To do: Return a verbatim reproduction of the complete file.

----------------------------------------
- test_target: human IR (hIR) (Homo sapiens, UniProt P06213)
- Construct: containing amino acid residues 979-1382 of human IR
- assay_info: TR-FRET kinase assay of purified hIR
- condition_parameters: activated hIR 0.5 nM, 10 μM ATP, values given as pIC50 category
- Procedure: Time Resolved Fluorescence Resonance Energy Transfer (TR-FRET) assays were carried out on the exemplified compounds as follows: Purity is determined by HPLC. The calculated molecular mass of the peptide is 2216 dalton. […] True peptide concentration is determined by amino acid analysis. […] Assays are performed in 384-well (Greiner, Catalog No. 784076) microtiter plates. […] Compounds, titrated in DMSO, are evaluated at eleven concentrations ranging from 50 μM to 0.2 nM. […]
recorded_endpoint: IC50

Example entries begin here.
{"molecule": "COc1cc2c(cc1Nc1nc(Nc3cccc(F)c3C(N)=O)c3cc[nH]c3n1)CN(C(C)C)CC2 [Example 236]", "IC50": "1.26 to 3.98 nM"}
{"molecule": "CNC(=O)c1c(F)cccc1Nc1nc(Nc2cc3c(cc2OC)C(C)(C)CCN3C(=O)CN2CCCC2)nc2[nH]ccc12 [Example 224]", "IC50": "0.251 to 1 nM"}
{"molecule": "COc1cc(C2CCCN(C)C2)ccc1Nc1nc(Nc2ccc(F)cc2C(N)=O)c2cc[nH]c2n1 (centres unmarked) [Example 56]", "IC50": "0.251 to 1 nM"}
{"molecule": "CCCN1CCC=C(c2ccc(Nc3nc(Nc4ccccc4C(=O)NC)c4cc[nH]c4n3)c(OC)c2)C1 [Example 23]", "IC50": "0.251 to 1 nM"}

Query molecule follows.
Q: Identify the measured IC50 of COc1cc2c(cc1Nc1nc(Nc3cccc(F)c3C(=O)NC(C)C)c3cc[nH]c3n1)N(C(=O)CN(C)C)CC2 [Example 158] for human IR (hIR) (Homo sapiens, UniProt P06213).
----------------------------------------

- test_target: human IR (hIR) (Homo sapiens, UniProt P06213)
- Construct: containing amino acid residues 979-1382 of human IR
- assay_info: TR-FRET kinase assay of purified hIR
- condition_parameters: activated hIR 0.5 nM, 10 μM ATP, values given as pIC50 category
- Procedure: Time Resolved Fluorescence Resonance Energy Transfer (TR-FRET) assays were carried out on the exemplified compounds as follows: Purity is determined by HPLC. The calculated molecular mass of the peptide is 2216 dalton. […] True peptide concentration is determined by amino acid analysis. […] Assays are performed in 384-well (Greiner, Catalog No. 784076) microtiter plates. […] Compounds, titrated in DMSO, are evaluated at eleven concentrations ranging from 50 μM to 0.2 nM. […]
recorded_endpoint: IC50

Example entries begin here.
{"molecule": "COc1cc2c(cc1Nc1nc(Nc3cccc(F)c3C(N)=O)c3cc[nH]c3n1)CN(C(C)C)CC2 [Example 236]", "IC50": "1.26 to 3.98 nM"}
{"molecule": "CNC(=O)c1c(F)cccc1Nc1nc(Nc2cc3c(cc2OC)C(C)(C)CCN3C(=O)CN2CCCC2)nc2[nH]ccc12 [Example 224]", "IC50": "0.251 to 1 nM"}
{"molecule": "COc1cc(C2CCCN(C)C2)ccc1Nc1nc(Nc2ccc(F)cc2C(N)=O)c2cc[nH]c2n1 (centres unmarked) [Example 56]", "IC50": "0.251 to 1 nM"}
{"molecule": "CCCN1CCC=C(c2ccc(Nc3nc(Nc4ccccc4C(=O)NC)c4cc[nH]c4n3)c(OC)c2)C1 [Example 23]", "IC50": "0.251 to 1 nM"}

Query molecule follows.
Q: Identify the measured IC50 of COc1cc2c(cc1Nc1nc(Nc3cccc(F)c3C(=O)NC(C)C)c3cc[nH]c3n1)N(C(=O)CN(C)C)CC2 [Example 158] for human IR (hIR) (Homo sapiens, UniProt P06213).